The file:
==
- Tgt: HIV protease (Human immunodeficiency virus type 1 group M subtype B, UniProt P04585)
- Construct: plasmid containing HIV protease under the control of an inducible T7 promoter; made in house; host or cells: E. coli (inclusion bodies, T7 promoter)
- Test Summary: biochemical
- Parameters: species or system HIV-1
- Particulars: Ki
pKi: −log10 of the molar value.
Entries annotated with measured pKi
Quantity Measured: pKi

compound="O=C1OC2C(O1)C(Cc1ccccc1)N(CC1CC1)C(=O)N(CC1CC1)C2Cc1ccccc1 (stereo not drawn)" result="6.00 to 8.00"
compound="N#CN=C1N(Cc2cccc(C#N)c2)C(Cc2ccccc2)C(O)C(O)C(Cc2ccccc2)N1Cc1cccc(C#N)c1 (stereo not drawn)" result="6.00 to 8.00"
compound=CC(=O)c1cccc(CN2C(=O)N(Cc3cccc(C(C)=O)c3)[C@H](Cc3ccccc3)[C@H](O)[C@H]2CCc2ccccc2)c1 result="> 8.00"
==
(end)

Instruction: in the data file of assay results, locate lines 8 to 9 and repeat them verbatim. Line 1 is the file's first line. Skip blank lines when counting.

Quantity Measured: pKi

compound="O=C1OC2C(O1)C(Cc1ccccc1)N(CC1CC1)C(=O)N(CC1CC1)C2Cc1ccccc1 (stereo not drawn)" result="6.00 to 8.00"